Colourful Spring Bulbs
Spring bulbs signal that the garden is waking from its winters rest and usher in the new year. Their colour delights the eye whether displayed in planters, window boxes or are in your lawn. Crocus will stud a lawn like jewels from the end of February onwards throughout early spring.
Best buys for bulbs: Go for quality, sound bulbs are essential for successful flowers. Choose your source carefully, avoiding places where the bulbs are exposed to humidity or excessive warmth.Buy bulbs as early as possible, preferably in September.
This way you will have the widest choice and the bulbs will be healthier than end-of-season leftovers.
- Reject bulbs that have started to grow (showing a hint of white roots or a light green bud) or any that show signs of bruising, mould or insect Pests.
- Pick bulbs whose outer skins are intact, as they will be better protected from disease. A split skin might be a sign that the bulb has dried out during storage.
Feel the bulb: A healthy bulb should be firm and fleshy. Reject any that are withered or dried out.
Large bulbs are best: The greater the circumference of the bulb, the more nourishment it will contain for the bud inside, and the better the flower will be. Of course, larger bulbs are more expensive, but they are worth the price, especially if you want to grow them in Planters or window boxes, where failed blooms would spoil the display.
- Hyacinths are the exception: keep the largest bulbs for growing indoors, as they produce heavy flowers that will not withstand outdoor conditions. For the garden, choose average-sized bulbs.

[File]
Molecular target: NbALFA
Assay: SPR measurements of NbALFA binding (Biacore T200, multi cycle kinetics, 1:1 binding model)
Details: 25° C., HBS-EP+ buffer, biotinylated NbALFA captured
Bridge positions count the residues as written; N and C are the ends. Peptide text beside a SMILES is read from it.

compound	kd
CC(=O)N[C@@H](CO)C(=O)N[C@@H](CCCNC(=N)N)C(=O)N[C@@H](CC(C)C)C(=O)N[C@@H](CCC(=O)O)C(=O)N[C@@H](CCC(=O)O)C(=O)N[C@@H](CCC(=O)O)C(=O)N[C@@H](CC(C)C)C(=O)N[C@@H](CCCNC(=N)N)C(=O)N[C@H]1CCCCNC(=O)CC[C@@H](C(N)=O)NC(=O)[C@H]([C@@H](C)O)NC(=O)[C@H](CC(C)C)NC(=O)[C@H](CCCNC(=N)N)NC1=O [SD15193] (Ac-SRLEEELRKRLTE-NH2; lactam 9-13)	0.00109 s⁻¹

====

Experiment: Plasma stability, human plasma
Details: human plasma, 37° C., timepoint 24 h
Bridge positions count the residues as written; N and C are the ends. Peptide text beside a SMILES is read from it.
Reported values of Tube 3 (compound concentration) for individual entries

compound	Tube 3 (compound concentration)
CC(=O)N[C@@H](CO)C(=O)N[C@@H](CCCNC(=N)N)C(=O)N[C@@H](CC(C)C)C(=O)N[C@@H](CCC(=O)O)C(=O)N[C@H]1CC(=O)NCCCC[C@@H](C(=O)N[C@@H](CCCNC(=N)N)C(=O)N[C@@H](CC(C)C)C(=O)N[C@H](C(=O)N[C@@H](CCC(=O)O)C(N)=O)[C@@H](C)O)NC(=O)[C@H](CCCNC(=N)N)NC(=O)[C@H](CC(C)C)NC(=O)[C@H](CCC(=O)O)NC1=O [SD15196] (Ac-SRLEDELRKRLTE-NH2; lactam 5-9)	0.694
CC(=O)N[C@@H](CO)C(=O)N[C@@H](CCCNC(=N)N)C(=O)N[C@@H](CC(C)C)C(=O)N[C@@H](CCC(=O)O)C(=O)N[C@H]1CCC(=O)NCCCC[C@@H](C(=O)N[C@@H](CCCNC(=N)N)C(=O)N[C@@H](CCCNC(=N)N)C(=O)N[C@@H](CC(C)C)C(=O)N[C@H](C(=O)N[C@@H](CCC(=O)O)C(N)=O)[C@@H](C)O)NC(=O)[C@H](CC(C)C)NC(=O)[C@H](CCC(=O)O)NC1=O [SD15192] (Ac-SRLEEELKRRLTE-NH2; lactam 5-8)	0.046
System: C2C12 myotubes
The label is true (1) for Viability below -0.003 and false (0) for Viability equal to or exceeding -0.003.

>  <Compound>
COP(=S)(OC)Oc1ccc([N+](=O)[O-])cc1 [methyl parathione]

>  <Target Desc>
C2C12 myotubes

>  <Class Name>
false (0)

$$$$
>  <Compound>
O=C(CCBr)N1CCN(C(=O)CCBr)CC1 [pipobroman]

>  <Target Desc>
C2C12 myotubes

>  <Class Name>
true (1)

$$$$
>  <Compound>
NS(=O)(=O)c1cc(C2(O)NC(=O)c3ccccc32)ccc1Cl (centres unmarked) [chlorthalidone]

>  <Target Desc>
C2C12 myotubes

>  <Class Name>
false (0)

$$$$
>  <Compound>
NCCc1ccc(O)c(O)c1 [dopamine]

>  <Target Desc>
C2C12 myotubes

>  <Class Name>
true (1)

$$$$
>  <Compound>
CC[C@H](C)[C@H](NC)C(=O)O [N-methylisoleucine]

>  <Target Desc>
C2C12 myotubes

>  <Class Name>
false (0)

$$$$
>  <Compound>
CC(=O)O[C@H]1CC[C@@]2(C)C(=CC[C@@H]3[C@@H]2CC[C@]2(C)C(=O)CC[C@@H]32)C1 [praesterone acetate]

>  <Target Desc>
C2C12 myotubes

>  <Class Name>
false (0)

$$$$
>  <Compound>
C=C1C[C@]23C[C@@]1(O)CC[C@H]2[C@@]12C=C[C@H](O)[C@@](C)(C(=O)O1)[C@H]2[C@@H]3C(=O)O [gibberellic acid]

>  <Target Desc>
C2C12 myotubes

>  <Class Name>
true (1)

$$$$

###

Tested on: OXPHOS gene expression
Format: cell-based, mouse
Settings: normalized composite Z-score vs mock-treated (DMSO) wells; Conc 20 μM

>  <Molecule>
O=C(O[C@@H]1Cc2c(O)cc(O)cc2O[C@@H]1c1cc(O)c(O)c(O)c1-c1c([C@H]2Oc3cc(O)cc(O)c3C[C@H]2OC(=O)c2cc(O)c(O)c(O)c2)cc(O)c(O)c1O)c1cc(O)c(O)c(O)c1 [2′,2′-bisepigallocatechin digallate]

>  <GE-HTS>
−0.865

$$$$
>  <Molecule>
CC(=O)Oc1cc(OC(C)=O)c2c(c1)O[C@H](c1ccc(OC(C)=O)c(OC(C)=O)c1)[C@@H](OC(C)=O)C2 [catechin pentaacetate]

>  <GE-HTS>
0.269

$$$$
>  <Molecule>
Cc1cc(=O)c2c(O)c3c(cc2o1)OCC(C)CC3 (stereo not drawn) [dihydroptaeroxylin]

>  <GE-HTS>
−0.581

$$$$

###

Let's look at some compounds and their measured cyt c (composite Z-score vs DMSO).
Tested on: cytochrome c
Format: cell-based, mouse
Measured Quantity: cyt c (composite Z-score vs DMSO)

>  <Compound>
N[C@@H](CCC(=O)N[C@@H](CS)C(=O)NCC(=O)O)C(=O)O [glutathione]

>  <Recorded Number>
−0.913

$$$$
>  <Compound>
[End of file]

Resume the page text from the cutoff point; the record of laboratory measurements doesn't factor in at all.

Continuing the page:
Plan a succession of bulbs to flower from the beginning of the year through to early summer. Spring bulbs come in many colours, ranging from fresh white, bright yellow and blue, to pretty pinks, rich violets and warm oranges. Don't forget these old favourites:
January: Snowdrop (Galanthus nivalis), winter aconite (Eranthis hyemalis), and Cyclamen coum.
April: Alliun nigrum, bluebell (Hyacinthus non-scripta), crown imperial (Fritillaria imperiaIis),
dog's tooth violet (Erythronium dens-canis), grape hyacinth (Muscari), snake's head fritillary (Fritillaria meleagri s), spring starflower (lpheion uniflorum), star of Bethlehem (Ornilhogalum umbellatum) and summer snowflake (Leucojum aestivum).
February: Glory of the snow (Chionodoxa), crocus, Iris reticulata and snowflake
March: Striped squill (Puschkinia), windflower (Anemone blanda) and squill (Scilla sibirica).
Allium neapolitanum, Fritillaria persica and Dutch hybrid iris (lris hollandica)